South America’s Largest Metro System Set to Grow Some More

Two more new lines plus two others already announced will double the length of the largest metro system in Latin America, the world's first designer tram will ply the streets of Nice soon, and look who's back in Kansas City!

A metro station in Santiago, Chile. (AP Photo/Esteban Felix)

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Our weekly “New Starts” roundup of new and newsworthy transportation projects worldwide.

Santiago Metro to Expand Further With Two More New Lines

With 117.5 kilometers (73 miles) of routes in operation, the Santiago Metro is the largest rapid transit system in South America, the second largest in Latin America after Mexico City, and the sixth-most-extensive in the Western Hemisphere. With the recent announcement of two more new lines and an extension of a third, all set for completion in 2026, the system will nearly double in size to 215 km (133.6 miles), making it the third-largest in the hemisphere (assuming no major additions are made to the three systems it will pass).

According to an International Railway Journal report, President Sebastian Piñera of Chile announced the additional extensions on June 1. They consist of:

Line 8, a 20-kilometer (12.4-mile) route that will connect the southeastern suburbs of La Florida and Puente Alto with the city’s new commercial hub where the cities of Providencia, Las Condes and Vitacura meet. This line will also relieve overcrowding on Line 4, which runs in roughly the same corridor.

Line 9, which will run for roughly 17 kilometers (10.6 miles) from La Pintana, a low-income southern suburb, to the historic city center and an interchange with Line 1 at Santa Lucia.

In addition, Line 4 will get a three-station, four kilometer (2.5 mile) extension.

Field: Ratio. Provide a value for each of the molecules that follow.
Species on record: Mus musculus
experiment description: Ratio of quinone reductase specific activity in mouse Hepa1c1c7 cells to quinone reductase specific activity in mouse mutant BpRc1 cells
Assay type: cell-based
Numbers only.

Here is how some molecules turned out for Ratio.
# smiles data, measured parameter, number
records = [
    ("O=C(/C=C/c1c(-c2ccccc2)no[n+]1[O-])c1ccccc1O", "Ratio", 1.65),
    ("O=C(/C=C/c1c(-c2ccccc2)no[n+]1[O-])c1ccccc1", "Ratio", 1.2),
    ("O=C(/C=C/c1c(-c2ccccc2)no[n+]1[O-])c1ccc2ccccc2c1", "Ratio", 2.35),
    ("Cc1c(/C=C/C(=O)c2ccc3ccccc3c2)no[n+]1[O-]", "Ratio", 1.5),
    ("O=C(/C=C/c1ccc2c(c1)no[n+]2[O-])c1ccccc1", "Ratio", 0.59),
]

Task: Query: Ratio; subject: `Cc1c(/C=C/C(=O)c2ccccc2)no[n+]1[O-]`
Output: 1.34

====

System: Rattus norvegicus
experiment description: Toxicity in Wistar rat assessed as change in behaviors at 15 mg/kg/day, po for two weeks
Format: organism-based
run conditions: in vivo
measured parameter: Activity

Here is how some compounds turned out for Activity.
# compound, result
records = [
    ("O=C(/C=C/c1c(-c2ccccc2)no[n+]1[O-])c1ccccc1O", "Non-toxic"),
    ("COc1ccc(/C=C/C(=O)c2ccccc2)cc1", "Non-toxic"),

These additions will join Line 3, which is set to open next year, and the previously announced Line 7, a 24.8 kilometer (15.4 mile) east-west line announced last year and also slated for completion in 2026. The new extensions meet both of the goals a series of Chilean governments have set for metro expansions in the capital: relief of overcrowding on existing lines and extension of services to underprivileged neighborhoods.

Designer Tram to Ply Streets of Nice

Leave it to the French to turn a streetcar into an object of fashion. Well, maybe “style” is a better word to use here than “fashion,” because it’s highly unlikely that Alstom will bring its newest Citadis X05 trams back to the shop to re-accessorize them once they’re in service.

Still, as the design and fashion publication Wallpaper reports, these new candy-apple-red X05s will be the first trams anywhere to bear the name of a designer alongside that of a manufacturer.

The honor goes to French designer Ora ïto (né Ito Morabito), who grew up in Nice. The designer’s logo will appear next to Alstom’s on the trams that will operate on Nice’s new Line 2.